David Cronenberg Expects 'A Lot Of Walkouts' For His Very Graphic Crimes Of The Future

David Cronenberg's films are often uncomfortable to watch — in a delightfully unhinged way, of course. Cronenberg is no stranger to alienating mainstream audiences with his films, a case in point being his 1996 Cannes premiere of "Crash," which made some viewers sick to the stomach and prompted a few walkouts.

Cronenberg's upcoming horror sci-fi drama, "Crimes of the Future," will see his return to the twisted, psychological aspects connected to the human body, which acts as the perfect segue into the director's masterful grasp over the body horror genre. In an interview with Deadline, Cronenberg spoke about the graphic nature of "Crimes of the Future," due to which he expects the "last 20 minutes" to be "very hard on people," and expects "a lot of walkouts:"

"There are some very strong scenes. I mean, I'm sure that we will have walkouts within the first five minutes of the movie. I'm sure of that. Some people who have seen the film have said that they think the last 20 minutes will be very hard on people, and that there'll be a lot of walkouts. Some guy said that he almost had a panic attack. And I say, 'Well, that would be OK.' But I'm not convinced that that will be a general reaction. I do expect walkouts in Cannes, and that's a very special thing."

The Crash impact at Cannes

Cronenberg is no stranger to stirring up controversy at Cannes. In 1996, "Crash" made its premiere at the prestigious French film festival to the sound of angry boos and storm-outs, while the Cannes jury was powerfully divided on the erotic drama. Cronenberg recalled in a 2020 Q&A with Canadian press that jury president Francis Ford Coppola was so opposed to award Cronenberg with the rare Special Jury Prize for the film that he refused to personally present the award to him.  

"In fact, during the final closing night ceremony he wouldn't hand me the award," Cronenberg said. "He had someone else hand it to me. He wouldn't do it himself."

To this day, the notoriety around the Cannes premiere of "Crash" would follow the film throughout its release — it was banned by a theater in Norway, was repeatedly attacked by U.K. tabloids, and received an NC-17 American release with the tagline "The most controversial film in years" — and still follows Cronenberg to this day. But Cronenberg recalled the controversy fondly, saying in the 2020 Q&A, "It was terrifically exciting, and a lot of fun, on one level... It basically reminds you that you don't get anything for free. You have to fight for everything."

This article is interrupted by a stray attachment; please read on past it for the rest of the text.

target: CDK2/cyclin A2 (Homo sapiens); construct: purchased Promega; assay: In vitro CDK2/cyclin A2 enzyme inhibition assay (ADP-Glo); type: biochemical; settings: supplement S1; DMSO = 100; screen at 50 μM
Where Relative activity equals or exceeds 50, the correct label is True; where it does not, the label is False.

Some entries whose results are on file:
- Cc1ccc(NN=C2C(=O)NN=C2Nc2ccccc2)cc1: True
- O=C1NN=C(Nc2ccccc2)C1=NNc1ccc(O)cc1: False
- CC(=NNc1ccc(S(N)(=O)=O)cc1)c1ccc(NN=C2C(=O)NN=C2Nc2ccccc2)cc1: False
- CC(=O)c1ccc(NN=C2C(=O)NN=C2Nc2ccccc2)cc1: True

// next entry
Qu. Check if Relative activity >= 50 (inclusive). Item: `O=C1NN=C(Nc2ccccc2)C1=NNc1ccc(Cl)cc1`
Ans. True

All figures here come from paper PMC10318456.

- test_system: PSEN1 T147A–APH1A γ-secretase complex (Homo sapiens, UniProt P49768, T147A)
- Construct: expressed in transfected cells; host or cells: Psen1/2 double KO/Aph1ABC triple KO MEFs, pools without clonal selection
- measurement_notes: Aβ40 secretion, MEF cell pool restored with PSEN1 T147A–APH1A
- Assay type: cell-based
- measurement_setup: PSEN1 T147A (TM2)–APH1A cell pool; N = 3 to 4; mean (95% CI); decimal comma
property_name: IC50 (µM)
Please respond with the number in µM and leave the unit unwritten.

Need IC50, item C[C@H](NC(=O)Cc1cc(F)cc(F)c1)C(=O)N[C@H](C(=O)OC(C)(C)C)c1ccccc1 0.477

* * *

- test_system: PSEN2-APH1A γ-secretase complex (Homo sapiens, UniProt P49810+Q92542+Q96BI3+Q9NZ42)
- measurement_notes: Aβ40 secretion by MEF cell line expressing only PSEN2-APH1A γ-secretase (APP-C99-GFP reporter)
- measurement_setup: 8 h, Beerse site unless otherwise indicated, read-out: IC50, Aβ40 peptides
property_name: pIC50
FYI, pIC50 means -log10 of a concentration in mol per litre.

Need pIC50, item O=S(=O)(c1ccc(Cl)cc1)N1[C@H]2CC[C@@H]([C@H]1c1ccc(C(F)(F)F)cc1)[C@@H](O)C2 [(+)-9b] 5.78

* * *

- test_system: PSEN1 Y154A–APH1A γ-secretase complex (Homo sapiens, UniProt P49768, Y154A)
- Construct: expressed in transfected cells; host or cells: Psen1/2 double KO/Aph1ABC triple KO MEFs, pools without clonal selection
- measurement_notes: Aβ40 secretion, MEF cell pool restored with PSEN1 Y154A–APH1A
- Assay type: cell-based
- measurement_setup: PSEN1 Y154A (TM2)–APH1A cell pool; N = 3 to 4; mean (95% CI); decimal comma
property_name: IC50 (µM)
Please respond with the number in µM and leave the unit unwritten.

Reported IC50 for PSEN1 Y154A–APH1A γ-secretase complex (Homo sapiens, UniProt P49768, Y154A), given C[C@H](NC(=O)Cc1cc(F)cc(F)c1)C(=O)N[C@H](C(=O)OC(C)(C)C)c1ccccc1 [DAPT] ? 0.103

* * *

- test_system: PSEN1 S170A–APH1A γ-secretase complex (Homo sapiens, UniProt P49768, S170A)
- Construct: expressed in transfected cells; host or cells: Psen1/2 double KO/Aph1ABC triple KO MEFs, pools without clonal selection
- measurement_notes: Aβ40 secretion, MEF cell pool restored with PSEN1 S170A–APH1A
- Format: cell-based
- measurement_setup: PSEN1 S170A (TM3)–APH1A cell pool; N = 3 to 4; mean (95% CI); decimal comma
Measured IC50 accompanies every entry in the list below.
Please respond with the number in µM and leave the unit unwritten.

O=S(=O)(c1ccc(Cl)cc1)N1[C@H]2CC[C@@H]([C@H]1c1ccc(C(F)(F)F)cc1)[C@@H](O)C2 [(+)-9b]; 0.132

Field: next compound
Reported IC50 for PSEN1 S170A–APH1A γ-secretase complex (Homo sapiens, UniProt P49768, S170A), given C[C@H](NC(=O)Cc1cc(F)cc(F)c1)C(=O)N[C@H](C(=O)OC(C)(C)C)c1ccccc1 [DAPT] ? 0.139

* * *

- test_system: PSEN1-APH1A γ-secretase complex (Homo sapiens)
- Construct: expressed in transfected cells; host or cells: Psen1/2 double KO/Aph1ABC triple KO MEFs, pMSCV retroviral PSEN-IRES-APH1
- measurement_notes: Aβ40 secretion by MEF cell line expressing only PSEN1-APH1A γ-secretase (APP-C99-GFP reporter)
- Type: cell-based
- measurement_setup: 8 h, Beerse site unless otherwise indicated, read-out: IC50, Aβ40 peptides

'I really don't think we'll have a Crash experience'

Cronenberg has been clear that while his motivations are to create movies to garner a reaction from audiences, as cinema is a conversation, the more widely interpretative and diverse, the better. However, he clarified that his intention is not to "shock people or assault them" with his ideas, as he simply intends to put forth his vision, no matter how audacious it might appear on a superficial level.

With "Crimes of the Future," Cronenberg will be diving into the near future where adapting to synthetic surroundings is a necessity for humans, which inevitably ushers in the next stage of evolution, both psychologically and physically speaking. Saul Tenser (Viggo Mortensen) can be viewed as an artist who uses scientific advancements to examine the human condition, most importantly, his own body, which acts as an experimental canvas for creative expression, sexuality, and the psychological makeup of the human mind.

When asked whether he expects a repeat of the strong audience reaction to the Cannes premiere of "Crash," Cronenberg explained that he is "not nervous" about it, although he does expect the "notorious clack" of seats as one gets up:

"Well, I'm not nervous. I'm looking forward to it because you make a film to have people react to it. Now, I really don't think that we'll have a Crash experience.

People always walk out, and the seats notoriously clack as you get up because the seats fold back and hit the back of the seat. So, you hear clack, clack, clack. Whether they'll be outraged the way they were with Crash, I somehow don't think so. They might be revulsed to the point that they want to leave, but that's not the same as being outraged. However, I have no idea really what's going to happen."

Apart from Mortensen, "Crimes of the Future" also stars Léa Seydoux, Kristen Stewart, and Don McKellar.

"Crimes of the Future" will premiere at the upcoming Cannes Film Festival, which will run from May 17 to May 28, 2022. The film will then release in theaters on June 3, 2022.